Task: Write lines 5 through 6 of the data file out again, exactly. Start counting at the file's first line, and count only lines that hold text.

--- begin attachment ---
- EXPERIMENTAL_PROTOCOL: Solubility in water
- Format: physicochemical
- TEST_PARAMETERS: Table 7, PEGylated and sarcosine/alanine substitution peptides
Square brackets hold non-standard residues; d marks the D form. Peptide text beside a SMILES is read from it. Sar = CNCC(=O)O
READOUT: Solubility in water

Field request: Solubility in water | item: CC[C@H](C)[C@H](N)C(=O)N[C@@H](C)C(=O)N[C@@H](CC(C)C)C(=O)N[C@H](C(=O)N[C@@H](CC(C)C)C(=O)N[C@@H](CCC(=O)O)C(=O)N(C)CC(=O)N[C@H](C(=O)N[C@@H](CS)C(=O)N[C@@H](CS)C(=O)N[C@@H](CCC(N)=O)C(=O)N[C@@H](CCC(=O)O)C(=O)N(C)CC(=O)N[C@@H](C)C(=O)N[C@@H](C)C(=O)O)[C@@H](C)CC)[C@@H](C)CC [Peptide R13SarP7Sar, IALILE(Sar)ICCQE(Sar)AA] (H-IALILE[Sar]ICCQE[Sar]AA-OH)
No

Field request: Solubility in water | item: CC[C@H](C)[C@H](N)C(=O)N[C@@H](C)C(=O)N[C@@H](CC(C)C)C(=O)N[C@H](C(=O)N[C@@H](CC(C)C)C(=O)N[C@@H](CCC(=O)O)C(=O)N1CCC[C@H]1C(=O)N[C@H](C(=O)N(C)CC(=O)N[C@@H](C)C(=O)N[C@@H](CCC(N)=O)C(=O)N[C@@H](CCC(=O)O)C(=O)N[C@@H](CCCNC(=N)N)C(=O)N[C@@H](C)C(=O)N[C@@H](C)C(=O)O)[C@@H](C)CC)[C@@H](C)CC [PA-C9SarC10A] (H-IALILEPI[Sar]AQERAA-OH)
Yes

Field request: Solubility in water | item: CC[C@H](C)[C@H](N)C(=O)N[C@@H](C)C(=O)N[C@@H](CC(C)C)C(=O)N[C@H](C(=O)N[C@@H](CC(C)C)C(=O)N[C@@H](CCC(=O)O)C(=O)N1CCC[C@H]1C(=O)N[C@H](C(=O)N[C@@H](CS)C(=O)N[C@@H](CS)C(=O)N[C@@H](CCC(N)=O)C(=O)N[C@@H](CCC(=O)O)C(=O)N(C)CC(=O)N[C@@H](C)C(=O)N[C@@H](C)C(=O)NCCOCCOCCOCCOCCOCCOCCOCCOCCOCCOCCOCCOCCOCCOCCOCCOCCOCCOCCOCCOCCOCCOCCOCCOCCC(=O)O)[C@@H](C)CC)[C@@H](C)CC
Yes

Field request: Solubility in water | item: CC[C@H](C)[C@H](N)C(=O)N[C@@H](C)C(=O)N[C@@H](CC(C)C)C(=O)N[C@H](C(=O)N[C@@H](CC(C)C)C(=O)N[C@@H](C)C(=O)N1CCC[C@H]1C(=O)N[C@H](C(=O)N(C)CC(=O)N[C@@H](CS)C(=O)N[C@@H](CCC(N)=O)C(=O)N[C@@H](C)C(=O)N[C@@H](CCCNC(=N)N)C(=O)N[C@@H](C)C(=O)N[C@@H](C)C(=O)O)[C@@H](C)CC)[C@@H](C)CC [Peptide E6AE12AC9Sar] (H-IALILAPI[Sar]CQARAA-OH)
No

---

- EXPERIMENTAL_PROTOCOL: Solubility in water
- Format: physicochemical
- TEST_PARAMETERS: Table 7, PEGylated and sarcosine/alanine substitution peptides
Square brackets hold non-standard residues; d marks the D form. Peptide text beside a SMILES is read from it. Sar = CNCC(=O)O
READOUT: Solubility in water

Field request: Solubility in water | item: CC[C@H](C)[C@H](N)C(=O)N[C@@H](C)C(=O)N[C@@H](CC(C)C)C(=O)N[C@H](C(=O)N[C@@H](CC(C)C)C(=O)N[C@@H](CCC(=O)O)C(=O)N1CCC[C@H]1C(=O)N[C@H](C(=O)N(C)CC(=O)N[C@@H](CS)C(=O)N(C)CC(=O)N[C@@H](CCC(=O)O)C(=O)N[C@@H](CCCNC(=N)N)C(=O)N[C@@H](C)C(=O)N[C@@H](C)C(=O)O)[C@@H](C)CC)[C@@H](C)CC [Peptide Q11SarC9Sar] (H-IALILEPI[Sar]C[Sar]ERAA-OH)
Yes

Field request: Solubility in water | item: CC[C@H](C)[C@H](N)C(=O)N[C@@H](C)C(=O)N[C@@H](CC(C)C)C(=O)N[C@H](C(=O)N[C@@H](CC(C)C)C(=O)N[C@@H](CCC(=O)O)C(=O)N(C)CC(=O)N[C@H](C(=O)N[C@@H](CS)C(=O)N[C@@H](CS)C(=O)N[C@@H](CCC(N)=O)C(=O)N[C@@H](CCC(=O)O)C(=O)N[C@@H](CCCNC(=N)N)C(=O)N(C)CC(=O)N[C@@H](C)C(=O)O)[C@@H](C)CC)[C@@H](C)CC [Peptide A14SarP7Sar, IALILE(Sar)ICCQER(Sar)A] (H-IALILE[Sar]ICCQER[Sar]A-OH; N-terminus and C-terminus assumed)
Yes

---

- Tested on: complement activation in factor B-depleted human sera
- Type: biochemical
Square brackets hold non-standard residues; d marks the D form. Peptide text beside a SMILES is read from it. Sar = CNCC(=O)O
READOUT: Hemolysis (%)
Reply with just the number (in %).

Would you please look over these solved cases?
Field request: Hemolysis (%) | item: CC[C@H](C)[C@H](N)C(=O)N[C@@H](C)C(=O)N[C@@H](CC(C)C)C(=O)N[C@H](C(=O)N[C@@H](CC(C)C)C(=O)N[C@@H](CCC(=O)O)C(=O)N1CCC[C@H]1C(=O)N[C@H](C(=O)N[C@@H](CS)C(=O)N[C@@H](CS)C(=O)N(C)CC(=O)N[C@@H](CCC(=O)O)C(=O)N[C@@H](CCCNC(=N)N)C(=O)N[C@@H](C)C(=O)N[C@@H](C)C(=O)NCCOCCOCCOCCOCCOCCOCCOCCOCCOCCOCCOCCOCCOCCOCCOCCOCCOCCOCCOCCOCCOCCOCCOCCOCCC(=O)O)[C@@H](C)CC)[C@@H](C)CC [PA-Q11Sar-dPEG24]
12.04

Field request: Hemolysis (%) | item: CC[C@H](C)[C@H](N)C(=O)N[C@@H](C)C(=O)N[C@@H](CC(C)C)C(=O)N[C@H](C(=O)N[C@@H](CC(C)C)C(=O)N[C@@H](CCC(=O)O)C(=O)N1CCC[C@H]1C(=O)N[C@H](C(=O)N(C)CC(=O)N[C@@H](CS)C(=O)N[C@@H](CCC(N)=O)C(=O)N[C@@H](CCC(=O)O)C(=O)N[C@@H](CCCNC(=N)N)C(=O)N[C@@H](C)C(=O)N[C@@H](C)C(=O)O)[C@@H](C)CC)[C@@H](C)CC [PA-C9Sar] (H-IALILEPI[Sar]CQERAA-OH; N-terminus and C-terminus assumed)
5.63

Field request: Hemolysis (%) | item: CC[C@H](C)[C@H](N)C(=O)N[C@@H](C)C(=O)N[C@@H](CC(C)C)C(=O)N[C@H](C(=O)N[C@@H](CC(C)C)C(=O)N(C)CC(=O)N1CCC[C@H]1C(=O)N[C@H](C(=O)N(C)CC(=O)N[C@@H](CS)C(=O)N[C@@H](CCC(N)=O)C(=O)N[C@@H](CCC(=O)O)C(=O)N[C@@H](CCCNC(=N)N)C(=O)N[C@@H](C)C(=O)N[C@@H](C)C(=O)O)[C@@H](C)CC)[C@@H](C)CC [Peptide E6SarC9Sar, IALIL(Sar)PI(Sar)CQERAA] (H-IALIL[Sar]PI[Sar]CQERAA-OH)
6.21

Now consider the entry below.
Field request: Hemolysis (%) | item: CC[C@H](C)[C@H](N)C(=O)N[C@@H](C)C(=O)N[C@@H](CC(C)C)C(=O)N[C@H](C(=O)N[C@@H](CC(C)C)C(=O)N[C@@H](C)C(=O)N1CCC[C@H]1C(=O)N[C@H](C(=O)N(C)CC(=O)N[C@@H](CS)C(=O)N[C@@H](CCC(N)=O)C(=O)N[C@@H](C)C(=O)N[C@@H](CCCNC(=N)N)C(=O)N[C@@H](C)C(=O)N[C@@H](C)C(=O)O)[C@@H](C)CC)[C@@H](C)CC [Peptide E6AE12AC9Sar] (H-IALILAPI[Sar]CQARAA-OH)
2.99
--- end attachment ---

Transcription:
READOUT: Solubility in water

Field request: Solubility in water | item: CC[C@H](C)[C@H](N)C(=O)N[C@@H](C)C(=O)N[C@@H](CC(C)C)C(=O)N[C@H](C(=O)N[C@@H](CC(C)C)C(=O)N[C@@H](CCC(=O)O)C(=O)N(C)CC(=O)N[C@H](C(=O)N[C@@H](CS)C(=O)N[C@@H](CS)C(=O)N[C@@H](CCC(N)=O)C(=O)N[C@@H](CCC(=O)O)C(=O)N(C)CC(=O)N[C@@H](C)C(=O)N[C@@H](C)C(=O)O)[C@@H](C)CC)[C@@H](C)CC [Peptide R13SarP7Sar, IALILE(Sar)ICCQE(Sar)AA] (H-IALILE[Sar]ICCQE[Sar]AA-OH)